(Nina Lakhani, The guardian,  9 February 2022)   'Human exposure to 2,4-D has substantially risen despite a multitude of health and environmental concerns.   As the pesticide grew in popularity among farmers and gardeners, so did evidence of human exposure, rising from a low of 17% in 2001-02 to a high of almost 40% a decade later.  Exposure to high levels of 2,4-D, an ingredient of Agent Orange used against civilians during the Vietnam war, has been linked to cancers including leukemia in children, birth defects and reproductive problems among other health issues... While little is known about the impact of low-level exposure to the herbicide, it does disrupt the endocrine system. Link to the study Environmental Health,    Overall, the amount of 2,4-D applied in agriculture increased 67% between 2012 and 2020, but its use will almost certainly grow sharply over the next decade due to the widespread use of the controversial weedkiller Enlist Duo – a relatively newly approved combo (2,4-D and glyphosate) for genetically modified crops.'   SNAP Comment: In Canada the PMRA currently registers 142 pesticides containing 2,4-D.

Popular weedkiller may cause cancer, World Health Organization agency says Ariana Eunjung Cha / The Washington Post, 6 July 2015. 2,4-D, sprayed widely on farms and used in a number of popular lawn-care products has been designated as "possibly" carcinogenic to humans by a World Health Organization research arm. 2,4,5-T was the main part of Agent Orange containing a lot of dioxins and has been banned for a while. but 2,4-D contains dioxins too. However, they are not the kind companies have to report on, so are not regularly measured. More on 2,4-D and dioxins under registration below.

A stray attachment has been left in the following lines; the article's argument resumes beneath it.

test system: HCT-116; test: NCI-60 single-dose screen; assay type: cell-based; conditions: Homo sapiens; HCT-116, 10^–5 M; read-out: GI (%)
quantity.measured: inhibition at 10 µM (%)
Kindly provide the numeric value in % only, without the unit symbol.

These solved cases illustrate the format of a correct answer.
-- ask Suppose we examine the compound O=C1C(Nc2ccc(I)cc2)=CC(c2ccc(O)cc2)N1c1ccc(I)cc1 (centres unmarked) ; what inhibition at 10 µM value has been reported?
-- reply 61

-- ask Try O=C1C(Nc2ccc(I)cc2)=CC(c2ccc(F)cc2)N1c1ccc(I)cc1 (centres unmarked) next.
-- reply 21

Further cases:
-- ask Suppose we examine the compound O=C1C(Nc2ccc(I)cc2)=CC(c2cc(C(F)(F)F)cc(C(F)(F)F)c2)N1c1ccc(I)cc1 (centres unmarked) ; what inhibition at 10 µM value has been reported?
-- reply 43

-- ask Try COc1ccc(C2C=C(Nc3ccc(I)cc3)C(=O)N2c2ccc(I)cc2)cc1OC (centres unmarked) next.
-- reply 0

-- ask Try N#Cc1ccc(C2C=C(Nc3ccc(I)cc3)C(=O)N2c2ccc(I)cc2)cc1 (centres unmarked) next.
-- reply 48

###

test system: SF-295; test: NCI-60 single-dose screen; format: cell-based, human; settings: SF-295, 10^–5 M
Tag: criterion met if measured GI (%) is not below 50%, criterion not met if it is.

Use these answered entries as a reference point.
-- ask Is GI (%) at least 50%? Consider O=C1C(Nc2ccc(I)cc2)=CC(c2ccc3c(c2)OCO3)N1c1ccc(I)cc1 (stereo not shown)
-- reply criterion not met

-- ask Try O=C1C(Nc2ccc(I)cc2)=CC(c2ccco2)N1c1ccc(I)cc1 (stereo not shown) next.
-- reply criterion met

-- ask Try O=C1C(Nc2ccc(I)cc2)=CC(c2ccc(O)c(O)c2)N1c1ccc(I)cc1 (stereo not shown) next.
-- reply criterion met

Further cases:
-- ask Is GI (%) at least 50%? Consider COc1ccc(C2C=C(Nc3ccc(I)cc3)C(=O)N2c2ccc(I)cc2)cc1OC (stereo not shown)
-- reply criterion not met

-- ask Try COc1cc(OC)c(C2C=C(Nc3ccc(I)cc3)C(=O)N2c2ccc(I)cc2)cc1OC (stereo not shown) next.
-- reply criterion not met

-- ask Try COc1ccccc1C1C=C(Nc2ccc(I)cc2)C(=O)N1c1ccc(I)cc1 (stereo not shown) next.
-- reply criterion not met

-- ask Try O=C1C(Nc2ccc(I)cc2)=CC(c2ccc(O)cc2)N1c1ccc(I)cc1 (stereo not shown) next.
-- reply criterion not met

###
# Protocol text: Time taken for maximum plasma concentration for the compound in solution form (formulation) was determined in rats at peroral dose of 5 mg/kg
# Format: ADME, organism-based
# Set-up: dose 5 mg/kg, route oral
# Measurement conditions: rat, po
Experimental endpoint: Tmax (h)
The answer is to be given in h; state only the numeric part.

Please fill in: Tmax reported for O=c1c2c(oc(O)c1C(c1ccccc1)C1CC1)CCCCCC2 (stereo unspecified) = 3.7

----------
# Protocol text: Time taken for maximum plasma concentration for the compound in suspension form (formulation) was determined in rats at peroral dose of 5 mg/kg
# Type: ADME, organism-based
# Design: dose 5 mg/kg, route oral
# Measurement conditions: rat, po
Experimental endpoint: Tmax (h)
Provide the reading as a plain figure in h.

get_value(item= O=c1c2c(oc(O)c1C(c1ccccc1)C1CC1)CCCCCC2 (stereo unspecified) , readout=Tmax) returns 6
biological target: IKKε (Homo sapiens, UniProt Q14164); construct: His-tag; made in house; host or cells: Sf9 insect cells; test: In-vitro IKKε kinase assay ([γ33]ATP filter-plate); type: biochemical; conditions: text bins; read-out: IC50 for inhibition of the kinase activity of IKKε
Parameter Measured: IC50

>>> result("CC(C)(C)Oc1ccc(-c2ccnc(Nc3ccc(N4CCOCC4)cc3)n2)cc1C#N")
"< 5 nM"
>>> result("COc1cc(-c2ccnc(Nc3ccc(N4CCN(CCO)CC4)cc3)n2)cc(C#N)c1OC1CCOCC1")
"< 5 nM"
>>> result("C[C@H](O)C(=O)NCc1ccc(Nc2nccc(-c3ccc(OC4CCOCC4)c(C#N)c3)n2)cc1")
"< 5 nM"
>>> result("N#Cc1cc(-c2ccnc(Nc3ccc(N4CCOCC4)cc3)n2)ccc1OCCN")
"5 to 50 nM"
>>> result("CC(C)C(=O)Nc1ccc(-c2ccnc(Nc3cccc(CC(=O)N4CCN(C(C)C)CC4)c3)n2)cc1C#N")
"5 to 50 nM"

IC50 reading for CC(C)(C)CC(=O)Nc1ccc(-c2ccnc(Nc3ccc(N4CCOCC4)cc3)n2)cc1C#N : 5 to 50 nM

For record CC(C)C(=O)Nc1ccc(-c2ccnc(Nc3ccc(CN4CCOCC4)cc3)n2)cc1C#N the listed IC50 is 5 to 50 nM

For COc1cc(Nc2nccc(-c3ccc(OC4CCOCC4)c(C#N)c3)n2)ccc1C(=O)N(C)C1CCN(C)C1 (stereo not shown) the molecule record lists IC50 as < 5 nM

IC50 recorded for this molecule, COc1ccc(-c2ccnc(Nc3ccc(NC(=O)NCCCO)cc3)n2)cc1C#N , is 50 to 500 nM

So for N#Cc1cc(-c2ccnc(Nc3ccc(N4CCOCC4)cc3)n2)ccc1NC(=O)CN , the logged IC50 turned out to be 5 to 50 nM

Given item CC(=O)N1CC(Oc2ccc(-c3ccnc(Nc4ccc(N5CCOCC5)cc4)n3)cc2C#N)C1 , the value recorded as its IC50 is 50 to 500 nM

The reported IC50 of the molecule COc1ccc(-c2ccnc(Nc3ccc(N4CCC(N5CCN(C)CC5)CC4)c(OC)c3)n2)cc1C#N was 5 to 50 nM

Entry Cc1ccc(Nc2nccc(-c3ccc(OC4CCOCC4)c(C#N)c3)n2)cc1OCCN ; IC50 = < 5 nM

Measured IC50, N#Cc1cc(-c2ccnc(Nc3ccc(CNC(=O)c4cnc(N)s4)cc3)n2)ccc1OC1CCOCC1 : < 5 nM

October 2008 Dow Invokes NAFTA to Challenge Pesticide Bans (Canada) on the basis that the PMRA declared it 'safe' in 2007. 1. It is illegal under Canadian law to say a pesticide is safe. 2. 2,4-D is a chlorophenoxy herbicide, a class with no required neurotoxicity studies. 3. The Canadian Government testing requirements have not changed since 1984 and are therefore outdated. 4. Until 2007, Canada had no adverse effects reporting of negative pesticide health effects. Now we have a program voluntary for everyone except the pesticide manufacturers who have to disclose adverse effects to the government when reported to them.

Re-evaluation of the Lawn and Turf Uses of (2,4-Dichlorophenoxy)acetic Acid 2,4-D PACR2005-01   The PMRA's conclusion was that "2,4-D is efficacious against certain problematic broadleaf weeds on turf and there are no alternative herbicides to phenoxyalkanoic and benzoic acid herbicides on turf. Considering that weed control on turf is important, it is concluded that 2,4-D on turf has value." (p 31) and value trumps all...

PMRA premature in re-registering 2,4-D (link fixed)

2, 4-D Comments on Proposed Acceptability for Continuing Registration (PACR Series) 2005
Re-evaluation of the Lawn and Turf Uses of (2,4-Dichlorophenoxy)acetic Acid 2,4-D
(PACR2005-01) February 21, 2005 - 555Kb by Paule Hjertaas

An Open Letter concerning the PMRA's re-evaluation of 2,4-D, as prepared by CCHE